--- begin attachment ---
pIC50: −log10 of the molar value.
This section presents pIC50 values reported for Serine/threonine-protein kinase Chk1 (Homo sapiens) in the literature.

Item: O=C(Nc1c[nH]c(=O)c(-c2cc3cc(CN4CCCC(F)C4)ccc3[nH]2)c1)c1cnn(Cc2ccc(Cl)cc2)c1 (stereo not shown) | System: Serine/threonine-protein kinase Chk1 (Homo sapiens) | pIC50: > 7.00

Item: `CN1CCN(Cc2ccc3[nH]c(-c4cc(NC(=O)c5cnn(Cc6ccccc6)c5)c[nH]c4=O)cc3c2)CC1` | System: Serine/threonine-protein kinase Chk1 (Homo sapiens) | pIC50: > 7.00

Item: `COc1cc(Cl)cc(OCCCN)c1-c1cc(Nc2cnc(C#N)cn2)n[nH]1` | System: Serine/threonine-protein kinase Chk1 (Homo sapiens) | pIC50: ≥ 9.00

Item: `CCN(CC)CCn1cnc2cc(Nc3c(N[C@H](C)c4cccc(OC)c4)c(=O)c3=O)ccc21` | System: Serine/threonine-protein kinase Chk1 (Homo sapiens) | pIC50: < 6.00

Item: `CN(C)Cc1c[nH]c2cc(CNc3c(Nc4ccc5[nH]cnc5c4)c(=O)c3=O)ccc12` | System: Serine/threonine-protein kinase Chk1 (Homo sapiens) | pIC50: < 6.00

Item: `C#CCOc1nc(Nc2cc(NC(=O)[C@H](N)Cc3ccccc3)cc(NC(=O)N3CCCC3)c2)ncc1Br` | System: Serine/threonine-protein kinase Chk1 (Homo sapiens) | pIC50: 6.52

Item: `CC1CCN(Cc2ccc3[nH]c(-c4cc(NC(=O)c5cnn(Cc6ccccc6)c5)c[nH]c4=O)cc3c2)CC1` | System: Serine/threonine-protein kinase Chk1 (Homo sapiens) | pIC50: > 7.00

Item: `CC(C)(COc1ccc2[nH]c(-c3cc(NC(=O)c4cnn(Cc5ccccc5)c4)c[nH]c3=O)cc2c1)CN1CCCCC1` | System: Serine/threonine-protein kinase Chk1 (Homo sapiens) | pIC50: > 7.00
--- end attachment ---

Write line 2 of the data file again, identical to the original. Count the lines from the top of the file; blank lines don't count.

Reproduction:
This section presents pIC50 values reported for Serine/threonine-protein kinase Chk1 (Homo sapiens) in the literature.